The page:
Occasions

Potlucks and Parties: City slickers who move to these parts are often surprised at the inability of guests to accept a dinner invitation without asking, “What Can I Bring?” This is not an empty gesture, but an acknowledgement that entertaining is tough! And yet, we all love getting together, so if easing the hosts burden will ensure more parties, we’re all in. Of course, there are fancy shmancy parties where it is not appropriate to bring a contribution of food. For those you’ll want to bring some super cool host/hostess gift. On all other occasions we find that people actually like to bring something, so hosts, take them up on the offer, and guests offer up whatever you like to make best.

Tailgates and Picnics and Stakeouts oh my!: And Drive-ins and days at the beach, the park, the field. Summer especially is about being mobile. Some foods travel well from point A to point B, but do not do well going much further down the alphabet, getting loaded, toted and hauled to fun destinations. These occasions call for food that is either sturdy on its own, or composed of components that are easily stored and then assembled on site with minimal effort and equipment.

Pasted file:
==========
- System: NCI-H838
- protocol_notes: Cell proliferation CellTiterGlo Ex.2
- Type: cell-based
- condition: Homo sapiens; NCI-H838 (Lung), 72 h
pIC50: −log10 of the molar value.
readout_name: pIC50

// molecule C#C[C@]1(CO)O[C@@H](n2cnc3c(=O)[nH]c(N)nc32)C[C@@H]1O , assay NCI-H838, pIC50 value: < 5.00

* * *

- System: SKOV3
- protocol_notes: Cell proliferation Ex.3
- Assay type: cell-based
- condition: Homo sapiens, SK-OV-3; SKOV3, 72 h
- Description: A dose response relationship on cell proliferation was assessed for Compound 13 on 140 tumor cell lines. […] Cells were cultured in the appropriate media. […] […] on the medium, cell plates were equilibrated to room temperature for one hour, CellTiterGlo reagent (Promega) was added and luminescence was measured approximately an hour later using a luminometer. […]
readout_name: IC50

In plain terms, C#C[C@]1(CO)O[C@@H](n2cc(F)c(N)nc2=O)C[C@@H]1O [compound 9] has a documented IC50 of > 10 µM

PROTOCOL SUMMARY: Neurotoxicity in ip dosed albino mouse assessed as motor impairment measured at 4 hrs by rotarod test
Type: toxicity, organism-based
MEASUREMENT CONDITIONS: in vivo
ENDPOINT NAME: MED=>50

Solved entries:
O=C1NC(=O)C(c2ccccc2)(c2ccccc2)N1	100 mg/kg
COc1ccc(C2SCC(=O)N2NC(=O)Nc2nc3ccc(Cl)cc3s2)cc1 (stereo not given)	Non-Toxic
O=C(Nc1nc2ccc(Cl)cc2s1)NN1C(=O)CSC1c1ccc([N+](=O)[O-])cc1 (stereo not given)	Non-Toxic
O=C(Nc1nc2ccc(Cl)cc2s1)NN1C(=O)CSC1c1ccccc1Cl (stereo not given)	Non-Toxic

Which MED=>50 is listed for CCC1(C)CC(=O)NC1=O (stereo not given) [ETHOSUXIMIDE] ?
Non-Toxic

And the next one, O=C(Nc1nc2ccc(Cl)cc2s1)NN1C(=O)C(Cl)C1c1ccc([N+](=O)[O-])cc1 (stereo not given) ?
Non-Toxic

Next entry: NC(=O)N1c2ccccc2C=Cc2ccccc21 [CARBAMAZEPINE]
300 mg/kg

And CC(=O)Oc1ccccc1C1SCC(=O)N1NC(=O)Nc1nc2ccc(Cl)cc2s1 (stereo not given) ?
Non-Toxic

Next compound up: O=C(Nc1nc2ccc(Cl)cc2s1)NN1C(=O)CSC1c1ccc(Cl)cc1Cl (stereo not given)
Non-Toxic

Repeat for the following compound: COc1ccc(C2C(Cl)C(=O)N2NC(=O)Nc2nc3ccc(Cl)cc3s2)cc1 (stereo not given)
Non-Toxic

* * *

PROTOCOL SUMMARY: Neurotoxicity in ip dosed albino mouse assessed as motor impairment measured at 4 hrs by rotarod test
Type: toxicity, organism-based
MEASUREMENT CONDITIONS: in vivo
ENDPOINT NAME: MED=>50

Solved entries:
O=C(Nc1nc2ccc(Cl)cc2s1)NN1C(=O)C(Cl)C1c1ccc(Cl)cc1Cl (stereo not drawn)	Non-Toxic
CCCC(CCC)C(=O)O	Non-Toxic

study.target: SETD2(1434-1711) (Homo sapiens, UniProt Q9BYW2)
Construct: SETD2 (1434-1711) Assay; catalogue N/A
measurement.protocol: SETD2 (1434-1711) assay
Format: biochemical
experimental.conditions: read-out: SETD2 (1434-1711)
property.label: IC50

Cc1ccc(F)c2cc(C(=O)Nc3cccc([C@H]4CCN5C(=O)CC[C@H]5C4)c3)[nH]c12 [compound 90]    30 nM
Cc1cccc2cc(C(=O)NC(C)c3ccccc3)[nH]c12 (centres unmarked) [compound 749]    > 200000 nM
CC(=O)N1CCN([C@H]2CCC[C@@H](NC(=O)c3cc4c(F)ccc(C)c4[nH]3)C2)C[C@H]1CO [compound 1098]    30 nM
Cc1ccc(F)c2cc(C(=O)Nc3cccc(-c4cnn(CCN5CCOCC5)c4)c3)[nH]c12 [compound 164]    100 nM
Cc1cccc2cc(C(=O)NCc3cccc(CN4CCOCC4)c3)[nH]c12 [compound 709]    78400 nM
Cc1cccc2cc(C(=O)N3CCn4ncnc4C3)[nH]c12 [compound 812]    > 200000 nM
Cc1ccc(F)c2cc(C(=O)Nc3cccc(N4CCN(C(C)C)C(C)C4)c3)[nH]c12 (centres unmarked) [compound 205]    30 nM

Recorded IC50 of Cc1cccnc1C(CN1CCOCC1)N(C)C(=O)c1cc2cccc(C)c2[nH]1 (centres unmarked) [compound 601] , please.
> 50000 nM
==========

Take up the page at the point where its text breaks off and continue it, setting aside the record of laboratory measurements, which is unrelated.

Apres Anything: Apres ski of course is a classic celebration of low bar entertaining. Furry boots, bota bags of Almaden, salami and cheese, fondue and pickles, a crock pot full of Swedish meatballs. This is livin’. The key to the apres ski experience is the social factor and the complete irrelevance of dress code, punctuality, fussing, over-preparation or etiquette of any kind. But why reserve such fun for winter? Anytime of year is perfect for an impromptu gathering of fun friends or fun folks you met that day. Note the common thread here is FUN.

Drop and Run: Someone you know just had a baby, or had surgery, or had a death in the family. A spouse is traveling or ill. A couple is traveling and the grandparents on kid duty. There are many times when you want to help out, or just show someone you are thinking of them but you don’t want to invade their space. This calls for foods that can be made ahead and dropped off either ready to eat or ready to be easily stored.

Weekend Away 1: You lucked out and got invited to go to someone’s lake house, beach house, ski house for the weekend. Get it right the first time! Bring good food, and be a low impact guest who respects the physical or psychic space of your hosts. That means bringing ample consumable supplies for the weekend, and also non perishable staples that can be used on their next visit. It means getting out of their hair in the morning, but having a repertoire of delicious things that can be prepared ahead or with minimal time, space and effort. It means bringing good food AND good cheer, and in true boy scout tradition leaving no trace, unless it is a fabulous gift they will use often, causing them to say, “Hey, we ought to have them over again!”